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ULM's Stefan Nodarse brings artwork ‘Out of Storage’ for new Bry Gallery exhibit

Published Sept. 30, 2021


A gallery talk and reception for "Out of Storage" artist Stefan Nodarse is at 2 p.m., Wednesday, Oct. 6 at Bry Gallery. Nodarse is a ULM alumnus, Adjunct Professor of Art and Curator of Collections and Exhibitions at Masur Museum of Art.


“Out of Storage” Works by Stefan Nodarse is the new exhibit at Bry Gallery at the University of Louisiana Monroe.


Nodarse, MFA, is Adjunct Professor of Art in the School of Visual and Performing Arts, College of Arts, Education, and Sciences.


The exhibit runs through Oct. 20 and is free and open to the public. Regular gallery hours are Monday-Thursday, 8 a.m.-4:30 p.m., Friday from 8-11:30 a.m. A gallery talk and reception will be held Wednesday, Oct. 6 at 2 p.m. The campus and community are invited to attend.


The collection of paintings and sculptures Nodarse literally brought out of storage for the one-man exhibit.


The Oak Grove native recently returned to Northeast Louisiana to join the university and serve as Masur Museum of Art Curator of Collections and Exhibitions.


Want to go?

WHAT: "Out of Storage" works by Stefan Nodarse 

WHEN: Through Oct. 20, Monday-Thursday, 8 a.m.-4:30 p.m., Friday from 8-11:30 a.m.

WHERE: Bry Gallery at ULM

COST: Free and open to the public

INFO: Dr. Joni Noble, 342-1376


"The woodcuts were from my thesis exhibition in 2018 and were in storage until about two months ago," said Nodarse. "Some of the others were in storage over a year because I don't have a place to keep them."


Nodarse earned his Bachelor of Fine Art from ULM in 2009, specializing in printmaking under Doyle Jeter. In 2018 he completed his Master of Fine Arts with distinction in printmaking from Indiana State University in Terre Haute. He was an adjunct art instructor during his graduate studies.


Nodarse gained experience in museum operations at Swope Art Museum in Terre Haute where he worked during and after his master’s studies. With his MFA, Nodarse joined the faculty at nearby Saint Mary-of-the-Woods College. He taught drawing and painting at St. Mary until the COVID-19 pandemic began in 2020.


"The pandemic hit St. Mary, and I was hired mid-semester at Indiana State to teach 3D design. I was there two weeks when everything shut down," Nodarse said.


Like his colleagues at ULM, "I had to figure out how to shift to (teaching) online.”


At the same time, Nodarse was working at a restaurant, which eventually became another casualty of the pandemic. With the constraints of COVID, Nodarse had enough of waiting tables and teaching art online.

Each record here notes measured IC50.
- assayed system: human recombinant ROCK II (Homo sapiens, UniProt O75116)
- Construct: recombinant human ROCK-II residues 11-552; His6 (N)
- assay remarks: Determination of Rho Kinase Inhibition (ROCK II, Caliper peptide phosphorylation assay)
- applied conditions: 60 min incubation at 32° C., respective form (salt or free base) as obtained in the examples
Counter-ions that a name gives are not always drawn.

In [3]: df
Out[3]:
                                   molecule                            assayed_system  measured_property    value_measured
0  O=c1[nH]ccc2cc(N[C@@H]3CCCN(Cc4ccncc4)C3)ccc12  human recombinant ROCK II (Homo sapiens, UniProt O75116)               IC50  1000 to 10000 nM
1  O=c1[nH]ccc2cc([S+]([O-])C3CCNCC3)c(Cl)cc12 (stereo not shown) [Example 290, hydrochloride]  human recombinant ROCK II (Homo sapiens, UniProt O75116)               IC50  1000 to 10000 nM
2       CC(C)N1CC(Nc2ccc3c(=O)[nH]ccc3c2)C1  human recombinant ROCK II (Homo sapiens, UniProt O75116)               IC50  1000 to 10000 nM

Wondering if any positions at ULM were available, he reached out to his former professor Cliff Tresner, VAPA Associate Professor of Art, who put him in touch with Joni Noble, Ph.D., VAPA Art Professor, and Art Program Coordinator.


In a quick turnaround, Nodarse was back home in Louisiana. He is now teaching beginning drawing and basic design at ULM at night and working at the Masur by day.


About "Out of Storage"


“Out of Storage” features dynamic, oversized portraits, some with exaggerated expressions; and larger-than-life relief sculptural portraits mounted on stands and scattered throughout the exhibition space.


A tryptic of self-portraits on 36-by-40-inch canvases painted during quarantine is a graphic demonstration of the artist's mercurial emotions as his isolation dragged on.


The first self-portrait is "an examination of my state of mind, at that state of mind,” he said.


The second shows "every single emotion was annoyed and descended to wanting to scream all the time … the rage"; and the third, entitled "Enrage," – "is looser, more painterly with more expressive brushstrokes done on purpose that way."


The freestanding sculptures are relief matrices, a form of printmaking. Nodarse used combinations of wood, Masonite, and linoleum to create the larger-than-life evocative sculptures. Some are portraits of friends and family members, including his grandfather Gerry Bolding.


"As a printmaker in grad school, I studied portraits and expressions. I found the larger prints were losing contrast … so they looked flat," he said.


With some experimentation and ingenuity, Nodarse discovered he could use different materials and techniques to create the objects in the exhibit.


Of the exhibition, Nodarse said, "This body of work is a combination of sculptural works and oil paintings examining the varying degrees of expression, ranging from rage, joy or lack thereof."